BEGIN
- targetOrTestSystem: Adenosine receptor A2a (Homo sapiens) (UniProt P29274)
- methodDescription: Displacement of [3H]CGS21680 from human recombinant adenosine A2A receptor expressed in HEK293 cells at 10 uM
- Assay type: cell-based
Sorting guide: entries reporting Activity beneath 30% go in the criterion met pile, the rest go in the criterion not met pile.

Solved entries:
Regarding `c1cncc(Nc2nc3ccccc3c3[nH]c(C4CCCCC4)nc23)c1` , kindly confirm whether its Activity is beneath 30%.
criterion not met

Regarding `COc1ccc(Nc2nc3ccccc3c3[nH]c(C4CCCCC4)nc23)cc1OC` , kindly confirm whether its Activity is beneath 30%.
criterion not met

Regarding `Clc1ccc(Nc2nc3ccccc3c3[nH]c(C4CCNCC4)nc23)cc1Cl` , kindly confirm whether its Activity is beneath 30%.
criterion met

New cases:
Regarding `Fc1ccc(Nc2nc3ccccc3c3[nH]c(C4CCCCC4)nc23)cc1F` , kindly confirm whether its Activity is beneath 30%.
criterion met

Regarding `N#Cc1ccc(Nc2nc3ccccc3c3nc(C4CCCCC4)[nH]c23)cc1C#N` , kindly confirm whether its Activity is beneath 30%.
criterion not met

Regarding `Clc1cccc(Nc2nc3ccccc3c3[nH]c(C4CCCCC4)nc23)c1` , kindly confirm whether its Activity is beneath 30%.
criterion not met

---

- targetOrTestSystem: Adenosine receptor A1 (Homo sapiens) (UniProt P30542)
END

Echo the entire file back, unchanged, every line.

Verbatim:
- targetOrTestSystem: Adenosine receptor A2a (Homo sapiens) (UniProt P29274)
- methodDescription: Displacement of [3H]CGS21680 from human recombinant adenosine A2A receptor expressed in HEK293 cells at 10 uM
- Assay type: cell-based
Sorting guide: entries reporting Activity beneath 30% go in the criterion met pile, the rest go in the criterion not met pile.

Solved entries:
Regarding `c1cncc(Nc2nc3ccccc3c3[nH]c(C4CCCCC4)nc23)c1` , kindly confirm whether its Activity is beneath 30%.
criterion not met

Regarding `COc1ccc(Nc2nc3ccccc3c3[nH]c(C4CCCCC4)nc23)cc1OC` , kindly confirm whether its Activity is beneath 30%.
criterion not met

Regarding `Clc1ccc(Nc2nc3ccccc3c3[nH]c(C4CCNCC4)nc23)cc1Cl` , kindly confirm whether its Activity is beneath 30%.
criterion met

New cases:
Regarding `Fc1ccc(Nc2nc3ccccc3c3[nH]c(C4CCCCC4)nc23)cc1F` , kindly confirm whether its Activity is beneath 30%.
criterion met

Regarding `N#Cc1ccc(Nc2nc3ccccc3c3nc(C4CCCCC4)[nH]c23)cc1C#N` , kindly confirm whether its Activity is beneath 30%.
criterion not met

Regarding `Clc1cccc(Nc2nc3ccccc3c3[nH]c(C4CCCCC4)nc23)c1` , kindly confirm whether its Activity is beneath 30%.
criterion not met

---

- targetOrTestSystem: Adenosine receptor A1 (Homo sapiens) (UniProt P30542)